The server provides 4 convenient options to assign the restraints:

    • Assign contact/distance restraints: If you know what atom pairs should be in contact or in some distances, you can use this option to upload a text file including the contact and/or distance information of atom pairs.
    • Specify template without alignment: If you want I-TASSER to use a specific PDB structure as a template, you can use this option specify the PDB structure. You only need to type in the PDBID:ChainID, e.g. 1wor:A without specifying the target-template alignments. If the chain information is not present in the PDB file, indicate the ChainID using "_". I-TASSER will first fetch the structure from the PDB library and then generate the target-template alignment based on our in-house alignment tool, MUSTER.
    • Specify template without alignment: You can actually use any 3D structure as the template, which does not necessary exist in the PDB library. In this case, you can use this option to upload the 3D structure. This structure file must be in the standard PDB format. You do not need to input the target-template alignments. I-TASSER will generate target-template alignment based on our in-house alignment tool, MUSTER.
    • Specify template with alignment: This option allows you (usually the advanced users) to specify both template structure and the target-template alignment.
    Please refer to adding restraints to I-TASSER modeling to view more detail illustrations.

Can I exclude some proteins from the I-TASSER template library?

    I-TASSER needs templates to generate high-resolution structure predictions. In general, excluding close templates will decrease the quality of the I-TASSER modeling. However, users can exclude some templates from the I-TASSER template library for some special purposes (e.g. knowning some templates are different from target, or benchmark testing of the current algorithms).

    The I-TASSER server accept two ways of template excludings:

    • Exclude templates that are homologous to the query protein: The users can use this option to exclude templates from the I-TASSER template library, which are homologous to the query protein. The homology is defined based on the sequence identity cutoff, i.e. the number of identical residue between template and query divided by the total number of residues in the query sequence. For example, if you type "60%", I-TASSER will automatically exclude all templates which have a sequence identity >60% to the query protein. The minimum cutoff is set at 25% and all value below 25% will return as 25%.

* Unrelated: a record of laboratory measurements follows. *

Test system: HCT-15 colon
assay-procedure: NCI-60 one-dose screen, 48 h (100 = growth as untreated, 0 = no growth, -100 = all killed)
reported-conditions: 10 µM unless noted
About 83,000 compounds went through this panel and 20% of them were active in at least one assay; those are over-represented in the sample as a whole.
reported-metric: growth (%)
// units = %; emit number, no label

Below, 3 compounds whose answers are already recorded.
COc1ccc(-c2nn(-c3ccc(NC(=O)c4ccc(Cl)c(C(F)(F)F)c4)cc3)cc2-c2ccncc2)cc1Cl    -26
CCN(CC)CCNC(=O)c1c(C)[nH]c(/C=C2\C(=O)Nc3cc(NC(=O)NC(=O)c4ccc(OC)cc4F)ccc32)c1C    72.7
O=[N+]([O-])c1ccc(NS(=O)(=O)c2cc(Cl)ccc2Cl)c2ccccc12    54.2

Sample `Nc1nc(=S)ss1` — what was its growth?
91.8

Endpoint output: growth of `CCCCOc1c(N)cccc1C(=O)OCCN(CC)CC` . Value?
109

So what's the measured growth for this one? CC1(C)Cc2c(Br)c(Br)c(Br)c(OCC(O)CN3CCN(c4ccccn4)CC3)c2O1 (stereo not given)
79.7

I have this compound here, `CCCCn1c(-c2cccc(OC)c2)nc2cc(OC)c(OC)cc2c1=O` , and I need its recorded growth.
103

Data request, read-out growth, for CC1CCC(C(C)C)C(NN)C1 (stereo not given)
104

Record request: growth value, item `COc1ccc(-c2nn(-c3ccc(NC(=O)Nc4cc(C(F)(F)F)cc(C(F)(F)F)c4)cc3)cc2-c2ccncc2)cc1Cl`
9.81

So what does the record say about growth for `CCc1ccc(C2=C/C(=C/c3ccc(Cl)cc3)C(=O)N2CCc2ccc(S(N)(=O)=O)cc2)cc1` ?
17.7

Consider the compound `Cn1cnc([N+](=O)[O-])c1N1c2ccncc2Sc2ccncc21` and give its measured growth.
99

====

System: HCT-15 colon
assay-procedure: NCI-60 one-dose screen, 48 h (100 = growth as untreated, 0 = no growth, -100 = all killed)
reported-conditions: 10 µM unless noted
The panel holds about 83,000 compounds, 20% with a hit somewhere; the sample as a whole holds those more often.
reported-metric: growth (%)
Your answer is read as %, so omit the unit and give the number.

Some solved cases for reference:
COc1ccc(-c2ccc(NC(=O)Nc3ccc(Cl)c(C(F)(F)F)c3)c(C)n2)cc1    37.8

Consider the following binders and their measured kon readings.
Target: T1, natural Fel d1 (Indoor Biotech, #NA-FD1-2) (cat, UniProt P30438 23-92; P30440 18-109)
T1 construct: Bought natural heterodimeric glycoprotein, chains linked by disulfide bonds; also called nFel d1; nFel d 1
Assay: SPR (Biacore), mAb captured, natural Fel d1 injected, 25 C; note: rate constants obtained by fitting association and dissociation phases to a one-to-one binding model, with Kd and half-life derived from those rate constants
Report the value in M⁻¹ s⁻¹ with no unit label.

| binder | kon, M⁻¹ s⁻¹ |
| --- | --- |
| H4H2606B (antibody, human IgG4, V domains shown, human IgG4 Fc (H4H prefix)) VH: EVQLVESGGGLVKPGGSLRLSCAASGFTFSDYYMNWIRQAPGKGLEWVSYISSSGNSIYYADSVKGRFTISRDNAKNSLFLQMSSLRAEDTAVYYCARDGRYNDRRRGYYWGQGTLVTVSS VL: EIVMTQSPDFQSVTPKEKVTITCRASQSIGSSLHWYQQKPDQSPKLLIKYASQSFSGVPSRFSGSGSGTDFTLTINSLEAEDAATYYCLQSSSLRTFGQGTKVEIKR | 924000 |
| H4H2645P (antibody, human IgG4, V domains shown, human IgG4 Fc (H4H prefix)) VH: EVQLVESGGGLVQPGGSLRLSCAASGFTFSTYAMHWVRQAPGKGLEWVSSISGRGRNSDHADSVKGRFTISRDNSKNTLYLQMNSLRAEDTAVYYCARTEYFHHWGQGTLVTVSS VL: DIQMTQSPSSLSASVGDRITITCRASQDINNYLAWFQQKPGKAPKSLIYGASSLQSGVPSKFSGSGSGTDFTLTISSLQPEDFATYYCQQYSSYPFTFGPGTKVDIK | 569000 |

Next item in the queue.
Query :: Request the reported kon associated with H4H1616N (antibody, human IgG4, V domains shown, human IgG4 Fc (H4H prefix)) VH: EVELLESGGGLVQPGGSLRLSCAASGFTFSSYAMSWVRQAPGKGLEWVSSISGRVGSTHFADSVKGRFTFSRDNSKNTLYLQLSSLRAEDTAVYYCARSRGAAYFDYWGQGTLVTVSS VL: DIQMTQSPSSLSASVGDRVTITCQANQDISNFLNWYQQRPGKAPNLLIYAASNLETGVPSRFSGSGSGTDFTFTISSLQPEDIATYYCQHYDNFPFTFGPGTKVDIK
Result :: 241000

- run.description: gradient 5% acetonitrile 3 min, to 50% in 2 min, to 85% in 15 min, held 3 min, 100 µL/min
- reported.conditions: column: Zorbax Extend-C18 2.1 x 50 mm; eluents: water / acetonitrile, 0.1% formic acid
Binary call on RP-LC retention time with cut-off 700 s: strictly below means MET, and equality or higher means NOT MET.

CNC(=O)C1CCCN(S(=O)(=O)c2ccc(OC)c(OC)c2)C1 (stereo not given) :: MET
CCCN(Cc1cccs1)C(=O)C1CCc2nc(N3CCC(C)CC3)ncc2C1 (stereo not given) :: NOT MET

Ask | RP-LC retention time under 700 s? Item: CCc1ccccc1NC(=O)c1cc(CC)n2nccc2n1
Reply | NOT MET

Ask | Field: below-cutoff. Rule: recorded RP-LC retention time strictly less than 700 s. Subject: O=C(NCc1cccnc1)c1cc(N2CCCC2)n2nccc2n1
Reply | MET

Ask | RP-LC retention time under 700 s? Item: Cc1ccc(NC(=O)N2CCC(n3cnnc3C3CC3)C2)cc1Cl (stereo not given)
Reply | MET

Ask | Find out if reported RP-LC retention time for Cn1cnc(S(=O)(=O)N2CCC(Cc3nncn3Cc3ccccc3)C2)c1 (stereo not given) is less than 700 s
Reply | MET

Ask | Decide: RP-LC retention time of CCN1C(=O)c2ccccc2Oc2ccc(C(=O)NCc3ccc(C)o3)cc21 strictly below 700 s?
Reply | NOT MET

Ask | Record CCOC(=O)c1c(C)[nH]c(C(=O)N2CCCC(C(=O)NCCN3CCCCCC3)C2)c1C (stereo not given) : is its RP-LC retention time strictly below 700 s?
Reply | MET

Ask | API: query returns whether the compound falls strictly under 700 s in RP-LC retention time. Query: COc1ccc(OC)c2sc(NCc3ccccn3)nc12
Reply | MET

• Exclude specific template proteins: This option allows users to upload a list of template structures that will be excluded from the I-TASSER template library. As the PDB library is redundant and same protein can exist as multiple entries, I-TASSER server will by default exclude the user-specified templates as well as all templates that have a sequence identity >90% to the specified templates. Users can also specify a different sequence identity cutoff, e.g. 70%, where I-TASSER will exclude all templates with a sequence identity >70% to specified template proteins.

      The format of the file should be "PDBID:ChainID %Sequence_Identity", e.g.

        1wor:A 70
        3mxu:A 80
        1zko:B 40
What is new?

  • 2014/10/27: I-TASSER V4.2 was released! Read Whatisnew4.2.txt to check the new features added to I-TASSER V4.2 compared to the previous versions.
  • 2014/08/14: I-TASSER V4.1 was released! Read Whatisnew4.1.txt to check the new features added to I-TASSER V4.1 compared to the previous versions.
  • 2014/06/18: I-TASSER V4.0 was released! Read Whatisnew4.0.txt to check the new features added to I-TASSER V4.0 compared to the previous versions.
  • 2014/06/09: New development on residue-specific local-structure accuracy and B-factor estimations was included in the I-TASSER pipeline. This new feature allows users to track the error and fluctuation of each residue in the I-TASSER modeling and make a better use of the I-TASSER models.
  • 2014/01/24: I-TASSER V3.0 is released! Read Whatisnew3.0.txt to check the new features added to I-TASSER V3.0 compared to the previous versions.

    >> Read more I-TASSER news ...

How long does it take for I-TASSER to generate the predictions for your protein?

    It usually takes server hours to 1~2 days from submitting a sequence to receiving the prediction results. But if too many sequences are accumulated in the queue, the procedure may take a longer time. The time also depends on the protein size and a smaller protein takes shorter time than a larger protein.

    Currently, the major time consuming part in the I-TASSER protocol is the structural refinement assembly simulations. For those users who want a quicker reponse or those who do not need a refined models, we recommend them to use our LOMETS (meta-server) or MUSTER (single-server fold-recognition). Because these two servers do not attempt to refine the threading models, the response time is faster than the I-TASSER server.

How to cite I-TASSER

    You are requested to cite following articles when you use the I-TASSER server:

    • Y Zhang. I-TASSER server for protein 3D structure prediction. BMC Bioinformatics, vol 9, 40 (2008). (download the PDF file).
    • A Roy, A Kucukural, Y Zhang. I-TASSER: a unified platform for automated protein structure and function prediction. Nature Protocols, 5: 725-738 (2010) (download the PDF file)

Funding support

Contact information

    The I-TASSER server is in active development with the goal to provide the most accurate protein structure and function predictions using the state-of-the-art methodologies. Please help us achieve the goal by sending your questions, feedback, and comments to I-TASSER Message Board